Monday, March 1 is Death Penalty Abolition Day. On March 1, 1847, Michigan became the first territory in North America to abolish the death penalty. We will to mark this occasion with a panel featuring Rev. Sharon Risher, whose mother, two cousins and friend were murdered by Dylan Roof in the Charleston church massacre. More speakers will be announced soon and registration information can be found below.
March 1 also marks the 40th day of the Biden administration. We want to end federal executions in his first 100 days and we’re nearly at the halfway mark. We’re activating our nationwide network of partners to start organizing their members and writing to Congress (by the way — have you written to Congress?).
Forty days into the first 100 days of the Biden Administration, Death Penalty Action and a coalition of more than 250 organizations are calling on Congress to abolish the federal and military death penalty. Death Penalty Action will launch an invigorated second phase of its campaign with a virtual event at 11am EST on Monday, March 1, 2021.
The event will feature Rev. Sharon Risher, whose mother, Mrs. Ethel Lee Lance, as well as two cousins and a childhood friend, were among nine church members killed by a white supremacist terrorist at the Mother Emanuel AME Church on June 17th, 2015. Dylan Roof awaits execution on the federal death row at Terre Haute, Indiana. Rev. Risher will speak about her experiences and her conclusion that the death penalty is not the response that murder victim families and other co-victims need.
Among those also participating: Lisa Brown, mother of Christopher Vialva, who was executed in Terre Haute in September as part of the Trump Administration’s killing spree. Check this link to help Lisa raise funds for a proper headstone for her son.
Save the Date! Our board chair, Shane Claiborne, will be a host a faith forum on the death penalty on March 10 at 8 PM EST. The forum, sponsored by Red Letter Christians, will feature Ohio death row exoneree Derrick Jamison and victim family advocate SueZann Bosler.
So, you’ve decided to help out your favorite nonprofit by raising funds on your Facebook page? Thank you! Here’s a quick and inspirational set of steps to maximize your fundraising efforts.
- Set up your fundraiser:
- Make a small donation yourself
- Share your fundraiser again on your page with a short sentence or two about why fighting the death penalty is important to you.
- Choose 10 people you actually know — whether or not you think they support the cause or have money — and send it to them in a direct message, asking them to help you meet your goal by donating.
- Once you get to 10%, use the “invite friends” function to share it with every one of your friends.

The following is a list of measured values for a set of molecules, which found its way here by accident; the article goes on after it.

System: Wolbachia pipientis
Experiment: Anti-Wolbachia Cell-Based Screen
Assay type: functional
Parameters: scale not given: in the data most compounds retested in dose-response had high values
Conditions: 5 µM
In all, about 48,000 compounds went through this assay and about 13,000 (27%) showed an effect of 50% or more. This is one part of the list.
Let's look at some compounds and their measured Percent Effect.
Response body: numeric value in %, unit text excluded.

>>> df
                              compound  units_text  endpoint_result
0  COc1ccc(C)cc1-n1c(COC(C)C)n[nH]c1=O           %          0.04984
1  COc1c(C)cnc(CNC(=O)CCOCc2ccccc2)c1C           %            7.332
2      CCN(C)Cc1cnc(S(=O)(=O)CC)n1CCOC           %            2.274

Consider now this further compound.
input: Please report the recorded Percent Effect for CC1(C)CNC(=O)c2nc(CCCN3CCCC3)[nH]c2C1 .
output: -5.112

- Thank every donor with a heart and a comment, personalized if possible.
- Every milestone round number (% or whatever) repost with, “We’re 20% there! Who’s next?!)
- If you are approaching your initial goal and you still have at least a day or two left in your allotted time, consider increasingusing your goal, and/or extending your deadline.
Thank you so, so much for investing in our work!
Out on March 1! Emil Ekvardt from Great.com interviewed Death Penalty Action as part of their ‘Great.com Talks With…’ podcast. This series is an antidote to negative news stories that aims to shed light on organizations and experts whose work is making a positive impact on the world. Goes live on March 1st!
Cathy Crino recently retired from her career of over forty years in teaching and parish ministry, mostly in Chicago. She was always opposed to the death penalty, but was tested in 1995 when her sister, Stephanie, was murdered in El Paso, Texas. “When you are faced with the bloody evidence of the murder of someone you love, you know on a level deeper than words that the death penalty would not serve to heal the pain or repair the damage.” In 2011, Illinois abolished the death penalty, a campaign on which Crino worked for several years, traveling around the state, speaking, and educating constituents about the failures of capital punishment in meeting the needs of victim family members. She continues that work with Death Penalty Action.
Ahmad Issa survived 22 years on Ohio’s death row for a crime he did not commit. Learn more and help him resume his life here.
Wear the message!
Protect yourself and others in style — click here to check out our masks, t-shirts, buttons and other ways to wear the message with AbolitionWear!
- Virginia lawmakers vote to abolish the death penalty
- In Wyoming, some opposition to death penalty coming from families of victims
- Sentenced to death, but innocent: These are stories of justice gone wrong.
- Justice Breyer Reprises Death Penalty Critique Following Federal Execution Spree
- Witnessing Executions
Please chip-in any amount so we can abolish the federal death penalty in 2021!
If you prefer to donate with a check, our address is: PO Box 89, Ghent, NY 12075.